Kelly Bostian: Wildlife department needs better system for rule changes
BY KELLY BOSTIAN Outdoors
Tuesday, January 08, 2013
1/08/13 at 6:21 AM
Go to Kelly Bostian's blog Original Print Headline: Rule changes need clarification
A public hearing Tuesday night in Oklahoma City on proposed fish and wildlife regulation changes should be formal but lively. Thus far the process has been faulty.
Among 31 proposals, the most controversial have to do with the capture and use of baitfish and a change to a one-buck limit for the combined muzzle-loader and modern rifle seasons.
The meeting begins at 7 p.m. in the Oklahoma Department of Wildlife Conservation headquarters auditorium, 1801 N. Lincoln Blvd. Comments have been collected since Dec. 3. The comment period closes Friday.
After a few weeks of hearing from hunters on the white-tailed deer proposal, I'm convinced the Wildlife Commission's public rule-making system has a major flaw.
The system, especially with the online comment option, is open and available to a wide variety of people. But where it excels in expediency and availability it fails in thoroughness and accuracy.
The proposal to restrict deer hunting illustrates the point.
The department forwarded the proposal, but its biologists are not pushing for its passage.
Biologists said it is an idea forwarded on behalf of a growing constituency. That probably is true but there has been no qualitative poll of growing public opinion or even a formal petition from a particular constituent as far as the public knows.
This is a proposal to make a major change in the wildlife management philosophy of the state's most popular game species and it has no named sponsor.
The proposal seems to have been "floated out there" by the department to serve as its own public-opinion poll. But outside what has been written in newspapers, the public has scant information on this proposal, and the question as posted is far from a balanced way to collect public sentiment. A scientific public-opinion poll it is not.
On the public response section of the department's website, people can easily see the Section 800 regulatory language and see the proposed change exactly how it would appear in law. It's excellent information and it's factual, but it doesn't provide justification for the change or offer pros and cons. The only other information on the page is offered within the comments portion of the web page:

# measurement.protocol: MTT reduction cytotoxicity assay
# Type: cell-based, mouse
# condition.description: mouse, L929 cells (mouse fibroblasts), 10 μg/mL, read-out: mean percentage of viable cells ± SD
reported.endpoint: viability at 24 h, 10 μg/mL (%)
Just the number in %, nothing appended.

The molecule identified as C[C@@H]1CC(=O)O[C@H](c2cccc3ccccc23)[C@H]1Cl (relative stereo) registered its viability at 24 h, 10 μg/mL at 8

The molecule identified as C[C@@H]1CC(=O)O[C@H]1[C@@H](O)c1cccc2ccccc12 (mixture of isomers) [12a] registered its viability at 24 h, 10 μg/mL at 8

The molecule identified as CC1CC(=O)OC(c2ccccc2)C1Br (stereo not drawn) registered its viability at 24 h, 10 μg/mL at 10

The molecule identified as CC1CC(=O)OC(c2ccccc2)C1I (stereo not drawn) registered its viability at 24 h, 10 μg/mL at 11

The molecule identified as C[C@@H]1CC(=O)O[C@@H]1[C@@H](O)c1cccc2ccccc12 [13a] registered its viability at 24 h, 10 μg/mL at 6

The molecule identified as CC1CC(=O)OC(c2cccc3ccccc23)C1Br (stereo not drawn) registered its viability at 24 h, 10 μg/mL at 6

"The intent of this proposal is to reduce pressure on the buck segment of the herd in an attempt to improve buck age structure and antler quality across the state."
Because the words are on the department website, that seems to indicate that the Wildlife Department intends to do this if people do not object too strongly and believes passage of the rule would indeed constitute a valid attempt to strengthen the deer population.
I've heard from many hunters who assumed this to be true and formed their opinion and likely offered their input to the process based on that faulty, but reasonable, assumption.
The department's wildlife biologists are not pushing for this change, yet a debate is under way to make a major change in the way our Wildlife Department manages the deer populations. People are getting into the debate without accurate and full information.
Any proposed change to our fish and wildlife laws should be presented with two basic elements to ensure proper public process and decision-making easily understood by the general public.
1. Clear identification of what person(s) or what entity is forwarding the proposal, be it the commission, the department or a division thereof, or an individual or group seeking change through the proposal system.
2. Clear statement of the justification for the proposal, what it would accomplish, pros and cons, and what biological information (if applicable) makes it necessary and/or supports the theory.
This is the same wildlife department that spent years studying black bears before proposing a limited 20-bear archery hunt and did that for three years before proposing a somewhat longer season.
Yet, apparently based on increased hunter forum and blog talk and popularity of an idea among hunters, it has proposed a major philosophical change in how it manages the most popular game animal in the state.
What should concern people more at this point is not so much the intent of the proposal but the system that has us talking about it in the first place.